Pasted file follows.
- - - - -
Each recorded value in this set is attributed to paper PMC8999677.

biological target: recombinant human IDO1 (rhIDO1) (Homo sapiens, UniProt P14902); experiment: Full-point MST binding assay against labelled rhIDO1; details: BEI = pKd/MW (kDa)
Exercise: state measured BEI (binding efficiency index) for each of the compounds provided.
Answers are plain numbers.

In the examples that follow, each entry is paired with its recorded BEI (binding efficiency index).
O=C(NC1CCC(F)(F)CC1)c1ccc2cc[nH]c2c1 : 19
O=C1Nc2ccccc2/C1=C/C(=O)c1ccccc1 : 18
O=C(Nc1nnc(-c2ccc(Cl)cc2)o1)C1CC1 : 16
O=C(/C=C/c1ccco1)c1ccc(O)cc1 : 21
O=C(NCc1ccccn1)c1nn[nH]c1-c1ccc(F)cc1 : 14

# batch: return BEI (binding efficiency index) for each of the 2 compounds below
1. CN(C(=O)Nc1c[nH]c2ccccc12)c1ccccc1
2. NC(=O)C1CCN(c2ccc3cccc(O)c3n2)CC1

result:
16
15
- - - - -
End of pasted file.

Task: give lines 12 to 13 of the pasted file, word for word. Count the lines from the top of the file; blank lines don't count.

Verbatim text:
1. CN(C(=O)Nc1c[nH]c2ccccc12)c1ccccc1
2. NC(=O)C1CCN(c2ccc3cccc(O)c3n2)CC1